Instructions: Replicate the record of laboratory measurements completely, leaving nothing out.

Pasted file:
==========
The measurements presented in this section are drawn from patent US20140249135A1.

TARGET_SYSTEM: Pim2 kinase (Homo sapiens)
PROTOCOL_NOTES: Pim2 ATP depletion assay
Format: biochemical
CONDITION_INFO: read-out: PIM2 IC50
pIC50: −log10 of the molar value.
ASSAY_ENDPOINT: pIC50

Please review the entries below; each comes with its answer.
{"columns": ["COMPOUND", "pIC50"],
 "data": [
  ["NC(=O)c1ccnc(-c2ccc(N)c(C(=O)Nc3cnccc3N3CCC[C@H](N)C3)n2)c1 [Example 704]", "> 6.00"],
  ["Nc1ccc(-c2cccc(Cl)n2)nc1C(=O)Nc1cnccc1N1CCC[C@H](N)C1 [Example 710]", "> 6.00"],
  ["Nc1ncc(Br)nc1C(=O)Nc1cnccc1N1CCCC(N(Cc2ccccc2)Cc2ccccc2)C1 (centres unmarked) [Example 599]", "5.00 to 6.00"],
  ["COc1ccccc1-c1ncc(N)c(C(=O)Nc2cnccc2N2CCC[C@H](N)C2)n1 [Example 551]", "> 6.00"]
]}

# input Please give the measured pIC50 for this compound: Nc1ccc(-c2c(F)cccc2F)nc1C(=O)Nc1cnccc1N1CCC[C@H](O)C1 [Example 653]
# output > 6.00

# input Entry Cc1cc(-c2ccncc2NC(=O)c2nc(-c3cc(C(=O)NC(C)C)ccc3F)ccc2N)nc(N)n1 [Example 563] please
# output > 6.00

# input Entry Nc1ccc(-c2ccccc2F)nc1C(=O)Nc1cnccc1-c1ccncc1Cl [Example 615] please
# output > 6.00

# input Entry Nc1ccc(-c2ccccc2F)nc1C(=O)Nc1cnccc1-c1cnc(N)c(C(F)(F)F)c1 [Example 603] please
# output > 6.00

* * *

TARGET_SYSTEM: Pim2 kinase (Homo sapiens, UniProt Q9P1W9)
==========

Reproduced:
The measurements presented in this section are drawn from patent US20140249135A1.

TARGET_SYSTEM: Pim2 kinase (Homo sapiens)
PROTOCOL_NOTES: Pim2 ATP depletion assay
Format: biochemical
CONDITION_INFO: read-out: PIM2 IC50
pIC50: −log10 of the molar value.
ASSAY_ENDPOINT: pIC50

Please review the entries below; each comes with its answer.
{"columns": ["COMPOUND", "pIC50"],
 "data": [
  ["NC(=O)c1ccnc(-c2ccc(N)c(C(=O)Nc3cnccc3N3CCC[C@H](N)C3)n2)c1 [Example 704]", "> 6.00"],
  ["Nc1ccc(-c2cccc(Cl)n2)nc1C(=O)Nc1cnccc1N1CCC[C@H](N)C1 [Example 710]", "> 6.00"],
  ["Nc1ncc(Br)nc1C(=O)Nc1cnccc1N1CCCC(N(Cc2ccccc2)Cc2ccccc2)C1 (centres unmarked) [Example 599]", "5.00 to 6.00"],
  ["COc1ccccc1-c1ncc(N)c(C(=O)Nc2cnccc2N2CCC[C@H](N)C2)n1 [Example 551]", "> 6.00"]
]}

# input Please give the measured pIC50 for this compound: Nc1ccc(-c2c(F)cccc2F)nc1C(=O)Nc1cnccc1N1CCC[C@H](O)C1 [Example 653]
# output > 6.00

# input Entry Cc1cc(-c2ccncc2NC(=O)c2nc(-c3cc(C(=O)NC(C)C)ccc3F)ccc2N)nc(N)n1 [Example 563] please
# output > 6.00

# input Entry Nc1ccc(-c2ccccc2F)nc1C(=O)Nc1cnccc1-c1ccncc1Cl [Example 615] please
# output > 6.00

# input Entry Nc1ccc(-c2ccccc2F)nc1C(=O)Nc1cnccc1-c1cnc(N)c(C(F)(F)F)c1 [Example 603] please
# output > 6.00

* * *

TARGET_SYSTEM: Pim2 kinase (Homo sapiens, UniProt Q9P1W9)